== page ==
by Joshua Micah Marshall
http://www.theatlantic.com/issues/2004/07/marshall.htm
which I think is cautiously optimistic about Kerry, but I have to read it again carefully.

Regarding the inadequacies of modern journalists that ties in with my own concerns is the following article: http://www.theatlantic.com/issues/2004/06/green.htm
which according to it the journalists are relying more and more on special interest groups to feed them the stories even in Presidential campaigns, which makes the journalists lazy stooges. So now if I read an AP story I won't know where it came from or what it means. I think the journalists should be required to mention if a story source came from a candidate's campaign.

Oh, in writing my previous post, I think I also may have solved this week's Sufi riddle! :)

Go figure. I say "the liberal websites are concerned about this issue" and CFA posts an article today:

http://www.changeforamerica.com/blog/archives/000432.html

also, I forgot about this watchdog:

www.fair.org

"I don't mind the partisan bickering on the comment threads if the analysis is objective."

That is, however, relatively uncommon. Alas.

"Since I believe the election will be close I am getting anxious that I still don't know who to vote for."

Relax, you've got more than four and a half months.

"I could simplify things by simply voting the opposite of what the militant Islamists want...."

Indeed, that would be silly, not least of which because determining that would actually be quite difficult, no matter what partisans will assert via the messages from their teeth.

It's actually quite difficult to tell what Presidents' policies will be, in advance. It doesn't even matter when it's a second term.

That's because they change their minds in response to events, to trying policies that fail, and because of bringing in new advisors.

FDR's policies in his first term were quite different from the balanced budget he campaigned upon, and his specific policies in innumerable areas actually changed quite significantly in each subsequent term, if you look closely.

Reagan was anti-tax, but supported the biggest tax increase in U.S. history, and several more.

Clinton was alleged to be a liberal, but balanced the budget, signed welfare reform, and warred on Serbia over Kosovo.

George W. Bush campaigned on a humble foreign policy, against nation-building, against Presidents who let the usability rating of a military division drop because they were actually being used, and as someone who would end divisiveness and harsh tones in Washington (yes, I know, it's all the other side's fault; perhaps, however, not).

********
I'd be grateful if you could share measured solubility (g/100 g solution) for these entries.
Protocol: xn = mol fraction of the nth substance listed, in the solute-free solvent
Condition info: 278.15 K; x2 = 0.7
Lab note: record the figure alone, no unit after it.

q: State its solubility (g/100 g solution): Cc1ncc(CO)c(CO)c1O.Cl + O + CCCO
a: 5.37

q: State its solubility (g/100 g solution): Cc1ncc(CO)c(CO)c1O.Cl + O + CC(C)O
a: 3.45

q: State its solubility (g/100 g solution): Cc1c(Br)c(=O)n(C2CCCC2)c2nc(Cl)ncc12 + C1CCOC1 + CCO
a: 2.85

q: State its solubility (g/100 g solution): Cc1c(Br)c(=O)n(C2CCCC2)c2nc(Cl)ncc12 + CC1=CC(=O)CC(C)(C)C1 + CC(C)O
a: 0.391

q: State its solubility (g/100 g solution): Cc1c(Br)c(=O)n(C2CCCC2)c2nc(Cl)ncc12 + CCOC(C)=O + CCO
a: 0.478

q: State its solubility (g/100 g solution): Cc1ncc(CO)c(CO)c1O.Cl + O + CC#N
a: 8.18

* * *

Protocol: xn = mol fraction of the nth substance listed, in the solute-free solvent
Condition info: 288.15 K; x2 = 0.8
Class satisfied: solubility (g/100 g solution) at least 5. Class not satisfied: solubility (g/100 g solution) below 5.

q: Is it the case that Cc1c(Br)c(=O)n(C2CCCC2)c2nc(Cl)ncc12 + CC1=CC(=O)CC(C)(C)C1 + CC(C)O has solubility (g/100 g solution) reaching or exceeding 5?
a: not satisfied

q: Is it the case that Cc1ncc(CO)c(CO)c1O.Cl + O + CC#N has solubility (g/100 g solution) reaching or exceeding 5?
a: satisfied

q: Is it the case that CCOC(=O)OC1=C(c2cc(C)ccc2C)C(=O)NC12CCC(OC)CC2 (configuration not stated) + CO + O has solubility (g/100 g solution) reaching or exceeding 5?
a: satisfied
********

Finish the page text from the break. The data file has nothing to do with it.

We really don't know for sure what President Bush would do in a second term, in many things, and we can also only take guesses at what a President Kerry will do.

In the end, all we can be dead sure of is that there will be significant differences, and those differences will be exaggerated in claims before the election. And, no matter the extreme partisans, the nation will likely survive either one.

To fully disclose, I'm extremely dissatisfied with President Bush in many areas, and will not vote for him. I am not at all an enthusiast of Senator John Kerry, am quite sure I'll have problems with various acts and policies of his if he becomes President, and am still doing little more than hoping he continues to explain himself better, clarify what he thinks his policies will be, and keeping an open mind. Beyond that, I'm much more interested, as the sidebar of my own blog notes, in finding solutions, and dealing with specific issues, and not very interested in being partisan; I don't at all like politics as a team sport, nor do I choose my opinions from anyone else's menu; I'm an a la carte guy. I am also unimpressed with the politics of demonization. (If Senator John McCain were the Republican candidate, I would have no problem voting for him.)

I forgot about media prizes. This one was reported on Tapped:

http://www.livawards.org/awards/2003winners.html

It's a $10,000 prize for good investigative journalism. There are three prizes awarded each year. It says it is the "largest all-media, general-reporting prizes in the country."

If that's true, that's pathetic. People spend millions of dollars on the dumbest things. Surely, somebody can afford to spend a million a year on investigative journalism prizes?

Some of the guest bloggers who claim to want less partisanship in discussions turn out to be big partisans themselves.

It's nice to have all the guest bloggers, but try to keep the quality up.

Mahsheed,